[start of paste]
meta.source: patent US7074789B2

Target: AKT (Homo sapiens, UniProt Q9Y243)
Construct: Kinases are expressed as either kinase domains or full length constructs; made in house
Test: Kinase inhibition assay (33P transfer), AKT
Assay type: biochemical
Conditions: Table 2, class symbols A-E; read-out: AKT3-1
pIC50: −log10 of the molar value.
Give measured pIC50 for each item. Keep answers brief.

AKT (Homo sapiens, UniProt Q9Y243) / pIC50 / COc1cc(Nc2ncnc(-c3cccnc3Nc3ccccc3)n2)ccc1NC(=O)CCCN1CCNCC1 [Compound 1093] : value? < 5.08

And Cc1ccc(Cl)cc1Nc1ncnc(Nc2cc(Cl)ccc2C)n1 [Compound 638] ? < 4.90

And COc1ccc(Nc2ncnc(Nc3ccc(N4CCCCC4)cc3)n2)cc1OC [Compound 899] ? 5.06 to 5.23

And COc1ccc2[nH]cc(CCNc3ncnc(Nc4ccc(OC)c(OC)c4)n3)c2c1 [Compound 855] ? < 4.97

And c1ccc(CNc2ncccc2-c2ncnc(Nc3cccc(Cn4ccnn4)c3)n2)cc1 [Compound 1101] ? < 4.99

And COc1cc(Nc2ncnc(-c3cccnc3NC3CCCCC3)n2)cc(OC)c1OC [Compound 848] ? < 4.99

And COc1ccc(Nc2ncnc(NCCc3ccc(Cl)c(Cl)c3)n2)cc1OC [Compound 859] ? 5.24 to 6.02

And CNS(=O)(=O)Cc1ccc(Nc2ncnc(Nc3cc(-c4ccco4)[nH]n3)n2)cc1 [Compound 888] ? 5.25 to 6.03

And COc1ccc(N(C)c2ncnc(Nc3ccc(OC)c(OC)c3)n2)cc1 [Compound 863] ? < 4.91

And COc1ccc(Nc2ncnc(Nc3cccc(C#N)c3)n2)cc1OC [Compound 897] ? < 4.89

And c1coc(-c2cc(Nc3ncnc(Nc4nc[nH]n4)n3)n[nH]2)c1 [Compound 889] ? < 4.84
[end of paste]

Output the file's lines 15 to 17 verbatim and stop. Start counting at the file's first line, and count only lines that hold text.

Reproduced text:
And COc1ccc(Nc2ncnc(NCCc3ccc(Cl)c(Cl)c3)n2)cc1OC [Compound 859] ? 5.24 to 6.02

And CNS(=O)(=O)Cc1ccc(Nc2ncnc(Nc3cc(-c4ccco4)[nH]n3)n2)cc1 [Compound 888] ? 5.25 to 6.03

And COc1ccc(N(C)c2ncnc(Nc3ccc(OC)c(OC)c3)n2)cc1 [Compound 863] ? < 4.91